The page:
Off the top of my head, without too much thought given to it, I think power is having people want to deliver for you and working unbelievably hard for you when it’s not their personal business. So, being powerful is when you can get a team to dedicate themselves to your business idea. Basically, how can I inspire a person to want to make this business work even though it makes no difference to them if it is successful? It’s powerful when your team is dedicated enough to stay late and come in on bank holidays when I haven’t asked them to do that but they still do it because they want to make this business happen.
What is your favourite aspect of running your own business?
Being able to come to work in leggings! And also having an idea and being able to implement it straight away.
Least favourite aspect?
Never being able to switch off, which is a plus and a minus. It’s not like I’m a hermit that sits in the office only working, I have a very active social life. But I’m always thinking about the business. It’s what I live and breathe. And that burns me out sometimes, I get physically sick!
What have you learnt about yourself over the past two years?
That I am good at multi-tasking. My father is an entrepreneur too and I once asked him how he was so successful and he told me that he was good at multi-tasking. I think I’m the same. I don’t enjoy doing just one thing a day. I think if you’re passionate about something, you end up multi-tasking. I believe I’m also quite good at inspiring people. I sit down for feedback sessions and realise that the person I’m talking to has left the table buzzing with energy and ideas.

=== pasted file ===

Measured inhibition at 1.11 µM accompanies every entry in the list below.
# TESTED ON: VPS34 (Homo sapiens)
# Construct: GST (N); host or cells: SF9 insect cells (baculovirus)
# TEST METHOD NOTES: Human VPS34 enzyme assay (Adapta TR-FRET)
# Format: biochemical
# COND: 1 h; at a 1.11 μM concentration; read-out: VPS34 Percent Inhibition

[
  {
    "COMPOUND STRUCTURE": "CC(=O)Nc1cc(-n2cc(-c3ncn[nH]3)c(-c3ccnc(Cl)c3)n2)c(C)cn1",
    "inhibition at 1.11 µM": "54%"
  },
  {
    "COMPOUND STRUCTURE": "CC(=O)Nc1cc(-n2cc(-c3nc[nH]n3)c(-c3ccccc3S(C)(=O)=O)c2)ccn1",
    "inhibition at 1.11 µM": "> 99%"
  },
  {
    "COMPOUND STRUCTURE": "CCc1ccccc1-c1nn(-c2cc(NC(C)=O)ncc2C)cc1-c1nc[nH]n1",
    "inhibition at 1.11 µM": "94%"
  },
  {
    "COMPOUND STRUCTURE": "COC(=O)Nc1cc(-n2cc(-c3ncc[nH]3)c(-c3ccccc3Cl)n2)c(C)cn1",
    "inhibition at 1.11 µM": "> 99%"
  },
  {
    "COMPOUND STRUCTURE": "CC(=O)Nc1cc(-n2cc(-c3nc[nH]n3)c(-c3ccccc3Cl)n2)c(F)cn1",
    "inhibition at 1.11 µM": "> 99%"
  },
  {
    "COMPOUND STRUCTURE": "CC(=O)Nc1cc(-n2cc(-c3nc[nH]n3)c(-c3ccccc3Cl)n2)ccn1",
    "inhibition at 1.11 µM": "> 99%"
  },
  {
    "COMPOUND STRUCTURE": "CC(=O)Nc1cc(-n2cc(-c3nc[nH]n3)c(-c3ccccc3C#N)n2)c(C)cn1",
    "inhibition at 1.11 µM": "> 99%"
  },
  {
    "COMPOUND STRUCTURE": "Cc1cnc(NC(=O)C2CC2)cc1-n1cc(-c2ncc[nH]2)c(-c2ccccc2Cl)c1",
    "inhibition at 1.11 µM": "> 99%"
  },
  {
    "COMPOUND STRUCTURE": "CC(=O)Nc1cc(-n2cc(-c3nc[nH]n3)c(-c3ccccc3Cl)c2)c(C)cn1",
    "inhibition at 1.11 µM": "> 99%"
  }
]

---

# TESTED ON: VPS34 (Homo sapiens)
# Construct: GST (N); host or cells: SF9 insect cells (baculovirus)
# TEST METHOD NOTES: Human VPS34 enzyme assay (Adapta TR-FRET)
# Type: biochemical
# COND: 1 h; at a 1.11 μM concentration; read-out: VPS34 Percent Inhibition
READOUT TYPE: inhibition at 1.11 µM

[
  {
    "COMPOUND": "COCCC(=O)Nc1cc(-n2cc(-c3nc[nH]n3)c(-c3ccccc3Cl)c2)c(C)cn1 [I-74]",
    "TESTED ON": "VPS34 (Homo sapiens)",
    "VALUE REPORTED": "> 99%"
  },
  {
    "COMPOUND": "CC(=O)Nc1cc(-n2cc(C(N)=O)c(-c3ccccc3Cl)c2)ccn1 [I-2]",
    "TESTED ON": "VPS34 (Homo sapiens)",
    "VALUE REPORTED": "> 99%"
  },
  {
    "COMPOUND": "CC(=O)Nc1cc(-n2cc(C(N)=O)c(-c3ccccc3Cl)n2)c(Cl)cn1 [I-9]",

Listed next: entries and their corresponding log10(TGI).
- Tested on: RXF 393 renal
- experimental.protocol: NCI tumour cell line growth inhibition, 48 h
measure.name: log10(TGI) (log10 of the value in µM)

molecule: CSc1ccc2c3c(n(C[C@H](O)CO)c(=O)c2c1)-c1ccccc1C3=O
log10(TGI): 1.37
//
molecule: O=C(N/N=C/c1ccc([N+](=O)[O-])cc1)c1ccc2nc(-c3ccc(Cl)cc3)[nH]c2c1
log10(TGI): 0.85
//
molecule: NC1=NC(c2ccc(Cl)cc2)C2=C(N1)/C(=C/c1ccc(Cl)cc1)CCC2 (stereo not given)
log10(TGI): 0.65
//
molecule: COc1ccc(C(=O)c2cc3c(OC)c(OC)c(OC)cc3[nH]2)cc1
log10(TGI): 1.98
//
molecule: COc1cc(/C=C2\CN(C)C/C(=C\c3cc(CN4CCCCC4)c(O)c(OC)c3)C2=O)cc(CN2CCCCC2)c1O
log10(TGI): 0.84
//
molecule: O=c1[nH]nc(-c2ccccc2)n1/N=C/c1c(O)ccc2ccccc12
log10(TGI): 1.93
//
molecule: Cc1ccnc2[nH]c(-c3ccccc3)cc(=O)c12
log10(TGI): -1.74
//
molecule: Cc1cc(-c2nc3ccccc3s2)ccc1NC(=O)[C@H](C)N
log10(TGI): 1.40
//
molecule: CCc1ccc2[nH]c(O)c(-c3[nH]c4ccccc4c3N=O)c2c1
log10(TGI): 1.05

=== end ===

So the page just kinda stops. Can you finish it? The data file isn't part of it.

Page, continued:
What advice would you give to the next generation of entrepreneurs?
Get out there and meet as many people as you can. I always say yes to meeting new people even if I don’t have the time for it. I find a way to make time because you never know how people are going to be able to help you. And especially in a place ike Dubai that has a start up ecosystem, people are willing to connect you and help you.
Photograph by: Sarfaraz Ali Photography